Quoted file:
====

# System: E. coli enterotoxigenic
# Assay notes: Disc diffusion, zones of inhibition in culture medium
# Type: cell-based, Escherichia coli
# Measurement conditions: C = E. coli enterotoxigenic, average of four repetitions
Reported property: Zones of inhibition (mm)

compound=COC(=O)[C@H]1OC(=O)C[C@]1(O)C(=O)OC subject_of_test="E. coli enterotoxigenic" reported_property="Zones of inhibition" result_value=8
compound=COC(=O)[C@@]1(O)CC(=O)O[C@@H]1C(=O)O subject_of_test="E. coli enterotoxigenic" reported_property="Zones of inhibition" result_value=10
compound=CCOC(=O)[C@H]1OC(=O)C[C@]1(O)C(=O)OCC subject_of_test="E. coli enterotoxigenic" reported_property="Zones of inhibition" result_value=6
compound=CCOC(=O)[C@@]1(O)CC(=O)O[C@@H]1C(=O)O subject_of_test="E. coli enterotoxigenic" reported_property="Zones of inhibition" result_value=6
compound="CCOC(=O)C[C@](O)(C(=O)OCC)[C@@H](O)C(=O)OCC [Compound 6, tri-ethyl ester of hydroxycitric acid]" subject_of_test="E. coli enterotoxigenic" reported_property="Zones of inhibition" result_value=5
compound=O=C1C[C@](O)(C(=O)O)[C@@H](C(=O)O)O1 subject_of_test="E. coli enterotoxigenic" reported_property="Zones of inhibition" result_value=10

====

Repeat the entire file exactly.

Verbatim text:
# System: E. coli enterotoxigenic
# Assay notes: Disc diffusion, zones of inhibition in culture medium
# Type: cell-based, Escherichia coli
# Measurement conditions: C = E. coli enterotoxigenic, average of four repetitions
Reported property: Zones of inhibition (mm)

compound=COC(=O)[C@H]1OC(=O)C[C@]1(O)C(=O)OC subject_of_test="E. coli enterotoxigenic" reported_property="Zones of inhibition" result_value=8
compound=COC(=O)[C@@]1(O)CC(=O)O[C@@H]1C(=O)O subject_of_test="E. coli enterotoxigenic" reported_property="Zones of inhibition" result_value=10
compound=CCOC(=O)[C@H]1OC(=O)C[C@]1(O)C(=O)OCC subject_of_test="E. coli enterotoxigenic" reported_property="Zones of inhibition" result_value=6
compound=CCOC(=O)[C@@]1(O)CC(=O)O[C@@H]1C(=O)O subject_of_test="E. coli enterotoxigenic" reported_property="Zones of inhibition" result_value=6
compound="CCOC(=O)C[C@](O)(C(=O)OCC)[C@@H](O)C(=O)OCC [Compound 6, tri-ethyl ester of hydroxycitric acid]" subject_of_test="E. coli enterotoxigenic" reported_property="Zones of inhibition" result_value=5
compound=O=C1C[C@](O)(C(=O)O)[C@@H](C(=O)O)O1 subject_of_test="E. coli enterotoxigenic" reported_property="Zones of inhibition" result_value=10